This year’s Palme d’Or recognises
more than on-screen brilliance,
says Saskia Murphy

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It is easy to take our right to freedom of speech for granted. For many of us it is hard to imagine trying to survive in a world where people are hunted down and persecuted for their political opinions, their sexuality or their religion. Often people are silenced because they want to affect change or challenge the ruling establishment. Sometimes it is because they want to make art.

This year, two directors nominated for the prestigious Palme d’Or prize at Cannes film festival will not be able to attend the event due to restrictions imposed by their respective governments. Russian theatre and film director and outspoken Kremlin critic Kirill Serebrennikov and the Iranian film-maker Jafar Panahi are both unable to leave their countries due to criminal charges critics allege are politically motivated.

For Panahi, the fact that he has made a film at all is some feat. In 2010 he was handed a 20-year ban that was supposed to forbid him from writing or directing after he was found guilty of “colluding with the intention to commit crimes against the country’s national security and propaganda against the Islamic Republic” because he tried to shoot a documentary about the country’s disputed 2009 presidential elections. He was also prohibited from leaving the country as well as banned from speaking to the media. But despite the Iranian government’s attempt to silence Panahi, he has since directed four films and has come up with inventive ways to distribute his work. His 2011 documentary, This Is Not A Film, about his house arrest was smuggled to Cannes on a USB drive hidden inside a cake. His latest film, Three Faces, a story about three female actors at different stages in their careers in post-revolution Iran, will premiere at Cannes this month regardless of whether or not he is allowed to attend, and the film will continue Panahi’s work to highlight the challenges faced by Iranian women.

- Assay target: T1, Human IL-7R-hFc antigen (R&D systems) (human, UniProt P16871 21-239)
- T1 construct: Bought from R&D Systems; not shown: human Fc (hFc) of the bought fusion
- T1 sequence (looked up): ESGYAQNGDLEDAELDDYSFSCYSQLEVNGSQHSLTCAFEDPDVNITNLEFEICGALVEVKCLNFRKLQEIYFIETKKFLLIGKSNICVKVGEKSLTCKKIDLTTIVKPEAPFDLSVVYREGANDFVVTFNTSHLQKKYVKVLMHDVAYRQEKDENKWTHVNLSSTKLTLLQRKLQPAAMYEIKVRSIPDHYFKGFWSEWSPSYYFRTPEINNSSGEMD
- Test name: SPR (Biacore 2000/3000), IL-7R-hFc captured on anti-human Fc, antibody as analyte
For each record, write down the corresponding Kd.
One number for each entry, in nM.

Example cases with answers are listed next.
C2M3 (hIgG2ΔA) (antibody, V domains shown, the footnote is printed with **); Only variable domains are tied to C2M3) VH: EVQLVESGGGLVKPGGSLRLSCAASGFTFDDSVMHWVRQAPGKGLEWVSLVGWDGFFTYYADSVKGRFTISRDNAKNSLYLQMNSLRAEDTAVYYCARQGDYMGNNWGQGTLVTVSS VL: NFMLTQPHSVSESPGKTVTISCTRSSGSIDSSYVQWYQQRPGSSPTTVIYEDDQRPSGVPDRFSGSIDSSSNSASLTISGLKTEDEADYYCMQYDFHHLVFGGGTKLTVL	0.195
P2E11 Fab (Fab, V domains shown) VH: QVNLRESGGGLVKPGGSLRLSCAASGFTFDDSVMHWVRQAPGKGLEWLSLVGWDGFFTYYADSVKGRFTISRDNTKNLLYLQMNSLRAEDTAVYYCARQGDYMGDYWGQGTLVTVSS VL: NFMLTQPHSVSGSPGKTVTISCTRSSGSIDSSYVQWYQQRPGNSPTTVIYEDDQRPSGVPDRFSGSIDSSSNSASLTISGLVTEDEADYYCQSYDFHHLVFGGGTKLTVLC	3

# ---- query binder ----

Serebrennikov’s film Leto (Summer) tells the story of the underground rock scene that emerged in the Soviet Union in the early 1980s. It is his second film to receive recognition at the festival, but this year he will spend it under house arrest after facing charges of embezzlement. A string of leading Russian actors and film-makers have spoken in his defence, claiming the charges are the Kremlin’s attempt at payback for Serebrennikov’s public criticism of Russia’s seizure of Crimea and his support for the country’s persecuted LGBT community.

The cases of Serebrennikov and Panahi are a reminder to us all that despite the will of the ruling elite, the pen, or in this case the camera, is mightier than the sword. Two dissident directors who continue to work under state restrictions prove the role the creative arts have in inspiring bravery and challenging those who set the rules.

Both film-makers won’t get the chance to see how their work is received at this year’s festival, but for Panahi at least he can take some joy out of knowing his work is being seen on foreign soil. On his Instagram profile last month, Panahi shared a clip from his film and wrote:
“My biggest wish as a film-maker is for my films to be shown outside Iran, even in one cinema, in the farthest of places.”

This year’s Palme d’Or shortlist will make sure both films stretch far beyond state boundaries.

Saskia Murphy is a Manchester-based freelance journalist. Follow her on Twitter @SaskiaMurphy

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